This chapter demonstrates the techniques of applet writing. It proceeds from a trivial "Hello World" applet to more sophisticated applets. Along the way, it explains how to:
Study the examples carefully. They are the important part of this chapter! You may find it useful to refer to the quick reference in Chapter 17, The java.applet Package while reading these examples.
Note that this chapter merely introduces the framework for writing applets. Applets, like other Java programs, use features from throughout the Java API. See Chapter 7, Events, in particular, for details on event processing in Java applets and applications.
An applet, as the name implies, is a kind of mini-application, designed to be run by a Web browser, or in the context of some other "applet viewer." Applets differ from regular applications in a number of ways. One of the most important is that there are a number of security restrictions on what applets are allowed to do. An applet often consists of untrusted code, so it cannot be allowed access to the local file system, for example. The details of applet security and the restrictions placed on applets are discussed at the end of this chapter.
From a programmer's standpoint, one of the biggest differences between applets and applications is that applets do not have a main() method, or other single entry point from which the program starts running. Instead, to write an applet, you subclass the Applet class and override a number of standard methods. At appropriate times, under well-defined circumstances, the Web browser or applet viewer invokes the methods you have defined. The applet is not in control of the thread of execution; it simply responds when the browser or viewer tells it to. For this reason, the methods you write must take the necessary action and return promptly--they are not allowed to enter time-consuming (or infinite) loops. In order to perform a time-consuming or repetitive task, such as animation, an applet must create its own thread, over which it does have complete control.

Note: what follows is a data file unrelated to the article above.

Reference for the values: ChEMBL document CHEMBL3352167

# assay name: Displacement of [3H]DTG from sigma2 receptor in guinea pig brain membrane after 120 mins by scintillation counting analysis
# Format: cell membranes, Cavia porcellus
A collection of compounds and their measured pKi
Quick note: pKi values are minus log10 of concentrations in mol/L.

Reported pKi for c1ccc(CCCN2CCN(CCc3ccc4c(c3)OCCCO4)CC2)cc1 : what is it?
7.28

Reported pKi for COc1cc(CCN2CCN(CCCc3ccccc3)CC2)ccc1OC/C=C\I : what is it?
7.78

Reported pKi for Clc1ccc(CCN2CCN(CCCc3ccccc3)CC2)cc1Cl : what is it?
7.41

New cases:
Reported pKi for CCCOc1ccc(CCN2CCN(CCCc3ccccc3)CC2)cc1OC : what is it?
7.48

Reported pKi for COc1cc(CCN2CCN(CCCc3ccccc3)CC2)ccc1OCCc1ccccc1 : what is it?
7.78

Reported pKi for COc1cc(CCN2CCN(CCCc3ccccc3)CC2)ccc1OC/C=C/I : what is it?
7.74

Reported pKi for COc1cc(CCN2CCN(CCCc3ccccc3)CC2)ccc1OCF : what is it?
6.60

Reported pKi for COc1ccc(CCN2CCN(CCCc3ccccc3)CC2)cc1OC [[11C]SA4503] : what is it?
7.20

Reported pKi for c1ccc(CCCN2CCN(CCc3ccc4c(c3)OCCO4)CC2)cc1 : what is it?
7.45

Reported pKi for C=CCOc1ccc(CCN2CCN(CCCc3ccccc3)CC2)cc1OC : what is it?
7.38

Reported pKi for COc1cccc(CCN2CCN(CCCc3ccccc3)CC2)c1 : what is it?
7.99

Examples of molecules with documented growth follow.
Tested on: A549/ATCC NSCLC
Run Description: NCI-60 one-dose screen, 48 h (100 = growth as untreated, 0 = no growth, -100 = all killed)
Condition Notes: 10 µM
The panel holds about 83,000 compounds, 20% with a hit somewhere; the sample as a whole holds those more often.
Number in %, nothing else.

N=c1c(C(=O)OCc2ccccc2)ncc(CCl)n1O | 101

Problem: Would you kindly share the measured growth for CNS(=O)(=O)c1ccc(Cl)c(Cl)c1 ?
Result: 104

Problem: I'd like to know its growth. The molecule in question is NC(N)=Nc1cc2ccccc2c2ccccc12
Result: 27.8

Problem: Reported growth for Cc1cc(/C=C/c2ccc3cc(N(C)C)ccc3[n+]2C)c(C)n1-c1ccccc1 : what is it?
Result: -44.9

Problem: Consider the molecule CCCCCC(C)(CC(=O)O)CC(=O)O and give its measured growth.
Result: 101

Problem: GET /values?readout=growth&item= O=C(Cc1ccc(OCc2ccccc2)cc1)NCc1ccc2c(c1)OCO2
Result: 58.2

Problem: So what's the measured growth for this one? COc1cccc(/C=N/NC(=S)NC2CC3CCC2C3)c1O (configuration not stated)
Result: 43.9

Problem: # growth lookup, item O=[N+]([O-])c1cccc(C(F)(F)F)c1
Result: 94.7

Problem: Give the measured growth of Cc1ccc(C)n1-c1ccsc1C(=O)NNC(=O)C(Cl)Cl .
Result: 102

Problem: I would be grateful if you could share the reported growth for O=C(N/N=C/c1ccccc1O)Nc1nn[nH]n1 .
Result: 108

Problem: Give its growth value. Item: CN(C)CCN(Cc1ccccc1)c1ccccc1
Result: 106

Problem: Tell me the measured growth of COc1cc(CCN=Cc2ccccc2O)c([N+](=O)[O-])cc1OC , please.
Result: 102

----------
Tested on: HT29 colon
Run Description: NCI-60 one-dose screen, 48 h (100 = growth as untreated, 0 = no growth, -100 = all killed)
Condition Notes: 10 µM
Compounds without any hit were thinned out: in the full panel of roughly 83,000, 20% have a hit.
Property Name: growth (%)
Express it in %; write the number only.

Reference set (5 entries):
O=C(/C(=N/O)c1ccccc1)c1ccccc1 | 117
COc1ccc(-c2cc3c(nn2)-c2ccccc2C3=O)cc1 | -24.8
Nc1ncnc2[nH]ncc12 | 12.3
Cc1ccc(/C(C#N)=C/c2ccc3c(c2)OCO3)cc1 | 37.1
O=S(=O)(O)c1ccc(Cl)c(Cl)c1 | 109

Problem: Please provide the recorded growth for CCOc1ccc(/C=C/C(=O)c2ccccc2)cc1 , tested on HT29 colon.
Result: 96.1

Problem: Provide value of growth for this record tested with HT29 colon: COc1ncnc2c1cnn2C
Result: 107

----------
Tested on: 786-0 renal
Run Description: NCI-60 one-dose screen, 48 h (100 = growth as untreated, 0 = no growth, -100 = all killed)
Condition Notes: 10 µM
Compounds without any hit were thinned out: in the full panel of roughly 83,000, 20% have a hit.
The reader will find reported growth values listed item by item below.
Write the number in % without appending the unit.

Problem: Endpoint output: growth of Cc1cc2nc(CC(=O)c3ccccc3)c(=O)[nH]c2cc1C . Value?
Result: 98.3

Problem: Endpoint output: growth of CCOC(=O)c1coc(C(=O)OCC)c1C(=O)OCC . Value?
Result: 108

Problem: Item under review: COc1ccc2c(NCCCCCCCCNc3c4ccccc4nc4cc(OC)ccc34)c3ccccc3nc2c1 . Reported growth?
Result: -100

The task of writing an applet, then, comes down to defining the appropriate methods. A number of these methods are defined by the Applet class:
In addition to these Applet methods, there are a number of other methods, inherited from superclasses of Applet, that the browser invokes at appropriate times, and that an applet should override. The most obvious of these methods is paint(), which the browser or viewer invokes to ask the applet to draw itself on the screen. In Java 1.1, a related method is print(), which an applet should override if it wants to display itself on paper differently than it does on the screen. There are quite a few other methods that applets should override to respond to events. For example, if an applet wants to respond to mouse clicks, it should override mouseDown(). (As we'll see in Chapter 7, Events, however, there are other, preferred, ways to receive mouse events in Java 1.1.)
The Applet class also defines some methods that are commonly used by applets: